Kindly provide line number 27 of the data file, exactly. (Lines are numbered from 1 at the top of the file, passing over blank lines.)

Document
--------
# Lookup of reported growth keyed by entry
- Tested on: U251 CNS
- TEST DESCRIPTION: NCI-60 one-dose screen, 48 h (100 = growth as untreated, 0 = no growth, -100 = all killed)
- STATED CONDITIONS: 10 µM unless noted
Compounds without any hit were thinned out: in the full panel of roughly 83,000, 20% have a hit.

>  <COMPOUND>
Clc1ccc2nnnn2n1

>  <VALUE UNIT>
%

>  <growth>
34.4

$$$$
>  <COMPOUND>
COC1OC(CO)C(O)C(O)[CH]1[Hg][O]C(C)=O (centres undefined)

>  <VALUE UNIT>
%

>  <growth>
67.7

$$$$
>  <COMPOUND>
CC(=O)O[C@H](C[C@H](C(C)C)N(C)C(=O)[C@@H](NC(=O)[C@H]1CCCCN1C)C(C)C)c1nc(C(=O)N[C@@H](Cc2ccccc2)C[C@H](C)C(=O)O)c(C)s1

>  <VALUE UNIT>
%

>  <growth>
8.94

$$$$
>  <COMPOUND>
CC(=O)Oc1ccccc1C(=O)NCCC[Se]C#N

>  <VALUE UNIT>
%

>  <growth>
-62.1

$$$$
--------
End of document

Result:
>  <COMPOUND>